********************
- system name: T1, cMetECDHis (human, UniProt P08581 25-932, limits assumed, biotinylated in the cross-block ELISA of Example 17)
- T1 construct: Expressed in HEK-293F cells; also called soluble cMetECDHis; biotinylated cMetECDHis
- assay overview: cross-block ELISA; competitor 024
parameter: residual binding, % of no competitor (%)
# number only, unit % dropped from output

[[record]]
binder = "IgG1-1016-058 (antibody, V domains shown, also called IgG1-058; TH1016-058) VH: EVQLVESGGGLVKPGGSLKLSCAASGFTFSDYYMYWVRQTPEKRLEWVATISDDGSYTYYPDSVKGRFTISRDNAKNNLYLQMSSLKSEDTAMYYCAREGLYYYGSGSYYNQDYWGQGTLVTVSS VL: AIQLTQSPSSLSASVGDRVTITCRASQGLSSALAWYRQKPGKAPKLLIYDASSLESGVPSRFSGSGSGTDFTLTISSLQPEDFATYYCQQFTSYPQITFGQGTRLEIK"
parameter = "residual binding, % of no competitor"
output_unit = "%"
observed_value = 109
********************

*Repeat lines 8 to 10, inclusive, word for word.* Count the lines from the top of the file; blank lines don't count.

parameter = "residual binding, % of no competitor"
output_unit = "%"
observed_value = 109